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74hc0324 : anyone knows what that is ?

Discussion in 'Electronic Components' started by Vincent Himpe, Jan 11, 2004.

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  1. 74hc0324 chip. has a manufacturer logo i have never seen before:

    ascii rendition of logo

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    No its not National semiconductor




    sits in a 20 pin so wide package.

    It might be a programmable gate array ( like a pal or a gal of some sort )
    i searched with google and on the chipdir. nothing can be found.

    74HC0324 ( seven four H C zero three two four )

    thx,
    vinnie
     
  2. Don Bruder

    Don Bruder Guest

    General rule #1 when trying to find docs on anything in the "74" series:
    If there are more than two digits after the letters, lose any leading
    zeroes. (IE, your 74HC0324 looks up much better when you hunt for
    74HC324 - But watch out... a 74LS04 probably won't be found on a hunt if
    you "trim" it down to "74LS4" - hence the "if there are more than two
    digits..." phrasing)

    General rule #2: When hunting for anything in the "74" series, pay
    minimal attention to the letters in the middle - If you find it first
    try using the letters on the device, you're doing good. If you don't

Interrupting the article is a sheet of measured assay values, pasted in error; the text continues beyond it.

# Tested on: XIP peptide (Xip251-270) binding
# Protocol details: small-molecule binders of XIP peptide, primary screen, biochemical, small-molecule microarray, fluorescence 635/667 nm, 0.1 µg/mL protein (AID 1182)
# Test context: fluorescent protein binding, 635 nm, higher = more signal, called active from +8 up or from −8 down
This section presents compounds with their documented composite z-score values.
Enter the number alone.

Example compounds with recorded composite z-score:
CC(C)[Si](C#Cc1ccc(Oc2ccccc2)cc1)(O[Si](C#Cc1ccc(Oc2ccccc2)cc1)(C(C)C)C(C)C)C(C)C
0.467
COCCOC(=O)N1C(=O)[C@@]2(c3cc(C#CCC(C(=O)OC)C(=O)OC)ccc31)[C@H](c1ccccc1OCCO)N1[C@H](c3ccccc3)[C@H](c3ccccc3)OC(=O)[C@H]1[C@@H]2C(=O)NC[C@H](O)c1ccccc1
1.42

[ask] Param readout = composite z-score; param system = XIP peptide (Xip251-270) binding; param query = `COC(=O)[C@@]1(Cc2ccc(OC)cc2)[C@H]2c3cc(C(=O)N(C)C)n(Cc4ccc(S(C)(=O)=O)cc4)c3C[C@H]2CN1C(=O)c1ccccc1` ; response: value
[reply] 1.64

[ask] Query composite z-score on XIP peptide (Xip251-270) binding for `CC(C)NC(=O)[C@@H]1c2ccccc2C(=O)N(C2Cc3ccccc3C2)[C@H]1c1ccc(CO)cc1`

find it, try the search again, but try substituting "ls" for whatever
    the letters on your device are (As in "74ls324"). Work your way "down
    the scale" from "exotic" letters like HC/HCT (Not nearly as many chips
    wear the "HC/HCT" tag, while umpty-dozen wear the "LS" tag) to more
    "standard" ones, such as "LS". If you still don't find it, drop the
    letters completely and try it that way (like "74324") but don't be
    surprised if google can't find it like that, or finds way too much
    unrelated junk. The letters generally indicate "something special" about
    that particular version of a given chip number - LS = low-power
    Schottky, HC is generally a "high speed" chip designed for some special
    condition/requirement that an LS chip simply won't work for, HCT = HC +
    something else I've forgotten, and so on.

    If all else fails, a fairly large number of "74XXxxx" chips have pin-
    and function-compatible counterparts in the "sn54" series - IE, a 7404
    chip has a "cousin", "sn5404". You might get lucky and find a datasheet
    you can use by looking for the sn54 version of the chip - This has saved
    my hash a few times.

    Applying general rule #1 failed for me. So I moved on to general rule
    #2, and it looks like it's probably a VCO (Voltage Controlled
    Oscillator). That's the good news. The bad news is that I can't seem to
    pull up a datasheet for it anywhere, and I don't have any motivation to
    hunt further, so you now know everything about the beast that I do.
     
  3. Mark Zenier

    Mark Zenier Guest

    Specific rule #42. This is a chip with a bogus number only used
    in copy protect dongles. (Or so they say in the last half a dozen
    times the subject came up here).

    Mark Zenier Washington State resident
     
  4. 74C = CMOS
    74HC = High Speed CMOS
    74HCT = High Speed CMOS (TTL compatible)
    ....and it goes on ad infinitum.
    My favorite is 74EH = Canadian, eh? :^)

    Bryan

    PS: L.S.M.F.T. :^)
     
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